The recent marriage of evolutionary biology with developmental biology has resulted in the birth of a new field, evolutionary developmental biology, or "evo-devo."
Evo-devo scientists study the mechanisms that produce evolutionary changes in body plans over time. As one of the field's creators, Indiana University Bloomington biologist Rudolf Raff brings new understanding to the evolution of humans and other organisms by uniting fossil data and information about the genes that control development.
Major historical questions about the origin of multicellular animals, the Cambrian radiation and the origins of animal larvae can now be addressed using evo-devo's mechanistic tools.
Last month, the National Academy of Sciences chose Raff as the winner of its 2003 Elliott Medal for his role in founding evo-devo. Raff and IUB colleagues Loren Rieseberg, Thomas Kaufman, Michael Lynch and Jeffrey Palmer lead the largest concentration of evo-devo biologists in the nation.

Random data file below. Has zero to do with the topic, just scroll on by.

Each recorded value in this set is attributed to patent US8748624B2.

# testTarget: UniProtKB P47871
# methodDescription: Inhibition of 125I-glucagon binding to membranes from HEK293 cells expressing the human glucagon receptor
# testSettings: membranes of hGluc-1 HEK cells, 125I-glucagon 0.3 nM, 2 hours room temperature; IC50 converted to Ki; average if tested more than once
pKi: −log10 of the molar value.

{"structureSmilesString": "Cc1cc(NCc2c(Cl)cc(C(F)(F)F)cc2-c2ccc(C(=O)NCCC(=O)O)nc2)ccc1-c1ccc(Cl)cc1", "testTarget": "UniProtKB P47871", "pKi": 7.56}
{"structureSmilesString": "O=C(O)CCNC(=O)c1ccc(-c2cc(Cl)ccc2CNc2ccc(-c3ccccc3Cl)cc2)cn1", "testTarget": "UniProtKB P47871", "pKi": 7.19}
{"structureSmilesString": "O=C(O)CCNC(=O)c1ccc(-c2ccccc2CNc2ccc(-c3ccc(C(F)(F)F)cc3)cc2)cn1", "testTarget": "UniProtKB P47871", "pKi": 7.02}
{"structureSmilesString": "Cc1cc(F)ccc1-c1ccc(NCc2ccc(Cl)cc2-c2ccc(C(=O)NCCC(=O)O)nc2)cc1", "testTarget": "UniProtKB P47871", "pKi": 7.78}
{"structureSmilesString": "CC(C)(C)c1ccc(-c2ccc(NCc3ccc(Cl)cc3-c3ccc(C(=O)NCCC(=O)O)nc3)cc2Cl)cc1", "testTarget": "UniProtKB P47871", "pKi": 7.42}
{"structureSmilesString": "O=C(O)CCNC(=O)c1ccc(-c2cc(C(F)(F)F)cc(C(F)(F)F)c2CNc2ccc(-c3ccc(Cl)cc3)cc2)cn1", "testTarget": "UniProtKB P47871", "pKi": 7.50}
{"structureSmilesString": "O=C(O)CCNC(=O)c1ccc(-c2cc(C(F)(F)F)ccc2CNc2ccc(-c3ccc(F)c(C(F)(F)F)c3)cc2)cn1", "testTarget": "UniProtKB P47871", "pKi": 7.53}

In a presentation at the meeting of the American Association for the Advancement of Science titled "The Quick and the Dead: Developmental Genetics Meets Extinct Organisms," Raff will discuss how evo-devo will expand our understanding of the fossil record. He will show how and why some complex features in animal development may have evolved much more quickly than expected.
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Intelligent Design: The New 'Big Tent' For Evolution's Critics
Seattle - Feb 16, 2004
Since the advent of Darwinism in the mid-19th century, a variety of movements have jousted for the intellectual high ground in the epic evolution versus creationism debate. At one end of the spectrum reside the "naturalistic evolutionists" who argue that life neither requires nor benefits from a divine creator.
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